IT-Universitetet i København
  Tilbage Kursusoversigt
Kursusnavn (dansk):Society and Technology 
Kursusnavn (engelsk):Society and Technology 
Semester:Efterår 2016 
Udbydes under:Bachelor i global virksomhedsinformatik (bgbi) 
Omfang i ECTS:15,00 
Min. antal deltagere:60 
Forventet antal deltagere:60 
Maks. antal deltagere:80 
Formelle forudsætninger:There are no formal prerequisites for this course. 
Læringsmål:After the course the student should be able to:
•Identify and compare at least two perspectives on the development and use of technology from within the course literature.
•Sketch a research question within the area of social studies of technology
•Identify and make use of appropriate sources of data and empirical material for your analysis
•Select and make use of appropriate concepts and methods in a research design relating to social studies of technology
•Discuss society and technology in a global perspective
•Create and present a well documented and analytically grounded written report based on research design and question. 
Fagligt indhold:Please note, that due to technical challenges, changes may occur before the start of the semester (week 35) – this applies to all sections of the course description.

The overall aim of the course is to enable students to understand and analyze relations between society and technology. Society and technology are often considered as separate entities. Some scholars have viewed technologies as neutral instruments enabling people to act more efficiently. Others have criticized technologies for dehumanizing or alienating humans from each other or from nature. Increasingly, however, it is understood that technologies are neither neutral, nor good or bad, but are inseparable from organizational, social, political and economical contexts.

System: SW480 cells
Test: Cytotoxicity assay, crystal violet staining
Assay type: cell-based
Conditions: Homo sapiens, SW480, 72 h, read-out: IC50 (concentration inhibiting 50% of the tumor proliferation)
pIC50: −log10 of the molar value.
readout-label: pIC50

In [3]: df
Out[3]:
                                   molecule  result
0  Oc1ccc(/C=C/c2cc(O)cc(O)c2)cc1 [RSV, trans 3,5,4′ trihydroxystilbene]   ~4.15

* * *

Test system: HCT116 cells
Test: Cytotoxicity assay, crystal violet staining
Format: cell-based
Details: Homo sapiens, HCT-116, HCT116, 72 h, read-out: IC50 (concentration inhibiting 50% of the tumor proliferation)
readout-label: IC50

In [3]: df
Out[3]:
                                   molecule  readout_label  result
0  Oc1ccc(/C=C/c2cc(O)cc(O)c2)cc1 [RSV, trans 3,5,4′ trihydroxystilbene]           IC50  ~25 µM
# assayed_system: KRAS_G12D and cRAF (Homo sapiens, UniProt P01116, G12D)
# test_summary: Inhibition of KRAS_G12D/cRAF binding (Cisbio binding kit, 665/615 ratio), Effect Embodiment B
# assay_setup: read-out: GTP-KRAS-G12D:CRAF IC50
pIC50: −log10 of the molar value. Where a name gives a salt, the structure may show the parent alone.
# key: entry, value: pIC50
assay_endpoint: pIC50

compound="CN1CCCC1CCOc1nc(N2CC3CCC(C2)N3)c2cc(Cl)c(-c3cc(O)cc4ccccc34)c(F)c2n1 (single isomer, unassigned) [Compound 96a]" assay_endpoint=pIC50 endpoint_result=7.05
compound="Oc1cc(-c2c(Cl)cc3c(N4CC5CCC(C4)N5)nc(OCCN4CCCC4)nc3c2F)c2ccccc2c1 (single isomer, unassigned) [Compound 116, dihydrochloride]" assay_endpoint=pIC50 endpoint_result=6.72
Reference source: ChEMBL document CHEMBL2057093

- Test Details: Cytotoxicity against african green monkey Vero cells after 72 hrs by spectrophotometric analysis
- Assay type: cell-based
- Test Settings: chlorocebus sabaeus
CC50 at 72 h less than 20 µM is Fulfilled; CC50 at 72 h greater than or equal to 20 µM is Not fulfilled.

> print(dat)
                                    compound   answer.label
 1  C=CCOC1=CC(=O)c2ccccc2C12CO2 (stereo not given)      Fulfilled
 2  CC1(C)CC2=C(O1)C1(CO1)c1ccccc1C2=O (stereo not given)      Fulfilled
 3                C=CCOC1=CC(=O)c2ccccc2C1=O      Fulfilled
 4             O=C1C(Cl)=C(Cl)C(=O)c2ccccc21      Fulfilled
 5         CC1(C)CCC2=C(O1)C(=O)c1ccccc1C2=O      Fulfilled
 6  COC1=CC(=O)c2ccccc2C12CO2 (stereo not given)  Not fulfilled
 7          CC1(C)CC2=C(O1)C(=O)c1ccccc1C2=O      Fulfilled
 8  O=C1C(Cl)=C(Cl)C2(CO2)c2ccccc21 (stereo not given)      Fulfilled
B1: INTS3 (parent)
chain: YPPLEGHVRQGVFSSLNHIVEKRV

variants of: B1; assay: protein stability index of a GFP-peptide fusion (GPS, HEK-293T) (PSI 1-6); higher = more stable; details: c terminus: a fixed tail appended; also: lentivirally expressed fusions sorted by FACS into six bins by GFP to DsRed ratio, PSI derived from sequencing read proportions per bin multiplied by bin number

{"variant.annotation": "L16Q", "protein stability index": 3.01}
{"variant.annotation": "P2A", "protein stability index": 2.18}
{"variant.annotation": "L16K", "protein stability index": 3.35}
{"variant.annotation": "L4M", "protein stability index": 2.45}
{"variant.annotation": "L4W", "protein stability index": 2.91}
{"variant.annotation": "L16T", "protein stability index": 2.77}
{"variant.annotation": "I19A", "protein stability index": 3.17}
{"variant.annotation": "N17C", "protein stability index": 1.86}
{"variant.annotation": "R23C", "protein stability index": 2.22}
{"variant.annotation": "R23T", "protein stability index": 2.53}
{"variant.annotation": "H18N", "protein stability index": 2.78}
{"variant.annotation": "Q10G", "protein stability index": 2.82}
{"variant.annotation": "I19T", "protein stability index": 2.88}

Social research points to the mutual shaping of technology and society, and the transformative relationship between social organization and technology. People design, build, and support technological systems. Technologies transform human identity, culture, politics, and imagination, as well as shape everyday work practices in global organizations. This course introduces a range of critical approaches to technology. The course will provide an analytical toolkit to understand, study and analyze the multiple ways in which information technologies participate in our social, organizational and cultural lives.

Engaging with a diverse set of global technologies and critical themes, the course explores the relationships between society and technology. Examples include: Social and Technical Quantification (how do standards and classifications order our worlds and what are the implications of quantification for understanding how technologies are formed?), Technology, Race and Gender (How do technologies reproduce assumptions about race and gender, and what are the consequences?), and questions of how these analytical sensitivities can be applied to contemporary issues such as Green Technologies.

Through an analysis of these questions, the course offers a basic introduction to new perspectives on the relationship between technology, society and human practice. The course will include: A historical perspective to consider the past, present and future in our engagement with technology; critical perspectives from social studies of science and technology; and social and cultural approaches to the changing relations between humans and machines.